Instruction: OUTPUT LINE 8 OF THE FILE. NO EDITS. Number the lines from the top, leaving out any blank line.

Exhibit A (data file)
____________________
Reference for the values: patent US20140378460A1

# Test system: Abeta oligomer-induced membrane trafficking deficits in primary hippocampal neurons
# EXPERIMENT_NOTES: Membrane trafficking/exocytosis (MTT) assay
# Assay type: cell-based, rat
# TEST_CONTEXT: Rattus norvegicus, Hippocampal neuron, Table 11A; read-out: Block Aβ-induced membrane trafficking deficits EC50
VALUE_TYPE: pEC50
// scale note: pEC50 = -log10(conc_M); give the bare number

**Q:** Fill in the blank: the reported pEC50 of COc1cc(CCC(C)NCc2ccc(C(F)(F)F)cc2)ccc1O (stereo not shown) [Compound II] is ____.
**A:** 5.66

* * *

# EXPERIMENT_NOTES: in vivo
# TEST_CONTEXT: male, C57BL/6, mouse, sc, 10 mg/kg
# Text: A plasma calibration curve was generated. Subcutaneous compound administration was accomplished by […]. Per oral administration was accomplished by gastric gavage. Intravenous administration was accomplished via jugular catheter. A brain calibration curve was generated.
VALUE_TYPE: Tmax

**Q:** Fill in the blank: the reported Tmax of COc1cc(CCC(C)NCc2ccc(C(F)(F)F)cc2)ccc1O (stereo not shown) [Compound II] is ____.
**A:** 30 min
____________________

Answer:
**Q:** Fill in the blank: the reported pEC50 of COc1cc(CCC(C)NCc2ccc(C(F)(F)F)cc2)ccc1O (stereo not shown) [Compound II] is ____.